In addition to the idea of eliminating proportional electoral lists, some observers are concerned about proposed constitutional changes that would double the time allowed before election results must be announced, from seven days to 14 days, and the lowering of the parliamentary threshold for electing the president from two-thirds to a simple majority.

Most controversial of all, the referendum would change the order of succession in case the president is incapacitated. As it stands, the speaker of parliament takes over official functions if the president retires or dies. Under the proposed system, the prime minister would take charge -- a concern because the prime minister is appointed directly by the president, unlike the speaker, who is elected by parliament.

The opposition says the change will essentially allow President Aliev, who is 79 and has had serious health problems, to name his own successor, similar to the way Russia's Boris Yeltsin handed power to Vladimir Putin.

Not all of the 38 changes to be decided by the 24 August referendum concern politics, however. They also include initiatives such as creating civilian service as an alternative to conscription, establishing an ombudsman, and guaranteeing citizens the right to appeal to the Constitutional Court.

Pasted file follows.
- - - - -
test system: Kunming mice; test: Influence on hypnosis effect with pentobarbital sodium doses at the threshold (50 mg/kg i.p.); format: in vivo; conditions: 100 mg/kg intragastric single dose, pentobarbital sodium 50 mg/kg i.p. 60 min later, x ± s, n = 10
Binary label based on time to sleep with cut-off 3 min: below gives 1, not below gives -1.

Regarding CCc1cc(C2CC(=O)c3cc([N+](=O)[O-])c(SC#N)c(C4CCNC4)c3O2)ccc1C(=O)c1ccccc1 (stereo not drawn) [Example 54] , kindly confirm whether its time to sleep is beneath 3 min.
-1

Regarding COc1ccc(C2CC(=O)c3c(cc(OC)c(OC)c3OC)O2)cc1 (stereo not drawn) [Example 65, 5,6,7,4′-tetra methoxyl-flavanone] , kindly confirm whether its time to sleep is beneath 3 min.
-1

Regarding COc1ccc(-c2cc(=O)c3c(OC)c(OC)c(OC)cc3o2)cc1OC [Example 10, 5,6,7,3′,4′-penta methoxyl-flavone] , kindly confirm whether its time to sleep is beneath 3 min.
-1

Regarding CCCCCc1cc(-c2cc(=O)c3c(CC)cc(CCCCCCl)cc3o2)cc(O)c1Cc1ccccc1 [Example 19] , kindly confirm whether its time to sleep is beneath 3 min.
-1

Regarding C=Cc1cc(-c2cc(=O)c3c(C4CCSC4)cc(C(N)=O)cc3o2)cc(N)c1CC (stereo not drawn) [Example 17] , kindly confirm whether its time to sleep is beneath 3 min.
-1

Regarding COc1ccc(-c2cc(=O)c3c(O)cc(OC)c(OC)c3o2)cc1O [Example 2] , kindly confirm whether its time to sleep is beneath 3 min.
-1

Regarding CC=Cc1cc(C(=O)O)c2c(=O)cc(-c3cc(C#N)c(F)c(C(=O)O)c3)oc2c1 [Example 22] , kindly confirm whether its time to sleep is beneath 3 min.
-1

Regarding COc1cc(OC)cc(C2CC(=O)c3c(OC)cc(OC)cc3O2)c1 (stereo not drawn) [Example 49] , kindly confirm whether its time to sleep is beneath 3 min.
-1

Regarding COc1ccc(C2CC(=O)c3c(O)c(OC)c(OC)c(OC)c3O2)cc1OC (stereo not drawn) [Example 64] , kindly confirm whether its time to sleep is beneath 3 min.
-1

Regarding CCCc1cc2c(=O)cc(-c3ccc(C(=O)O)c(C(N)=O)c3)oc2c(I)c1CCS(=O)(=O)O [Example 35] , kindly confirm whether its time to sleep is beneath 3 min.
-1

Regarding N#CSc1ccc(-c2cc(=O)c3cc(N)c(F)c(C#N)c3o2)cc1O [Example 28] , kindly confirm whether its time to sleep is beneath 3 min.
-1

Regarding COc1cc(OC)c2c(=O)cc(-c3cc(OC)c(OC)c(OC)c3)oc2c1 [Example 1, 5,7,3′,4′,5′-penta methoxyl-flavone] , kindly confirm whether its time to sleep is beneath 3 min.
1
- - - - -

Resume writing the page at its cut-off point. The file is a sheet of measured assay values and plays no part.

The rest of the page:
A large number of groups in Azerbaijan have aligned themselves against the proposed constitutional changes, including dozens of opposition parties and 150 nongovernmental organizations.

The opposition is calling for the referendum to be postponed, a request also supported by the U.S. State Department. The vote is taking place barely two months after it was announced, not enough time, it is believed, for voters to become fully informed about the issues in the referendum.

Though a delay in the voting appears unlikely, the opposition can claim one small victory. The Central Election Commission has broken the proposed amendments into eight categories of related items, each of which can be approved or rejected individually. The government had planned an all-or-nothing single-item ballot.

But that change and the government's participation in the roundtable discussions have not been enough to assuage the opposition, which is calling for a boycott of the voting. Hadjiev says the government's concessions are inadequate. "Our boycott is an active, not a passive, boycott. We will send observers to polling stations to observe the referendum. We asked the government to make some procedural changes, such as to make the Electoral Commission more transparent, and we had several other hopes from the government which they did not meet. So we believe it won't be a referendum, it will be an absurdity. It won't be clear or transparent."

Analysts say the opposition cannot hope to muster enough support to get voters to reject the referendum. The opposition's best option, they say, is to call for a boycott and to monitor voting in an effort to show that less than 50 percent of registered voters participated, which would render the poll invalid.

The timing of the vote may help the opposition's strategy, since many people take holidays at the end of August and may not cast ballots.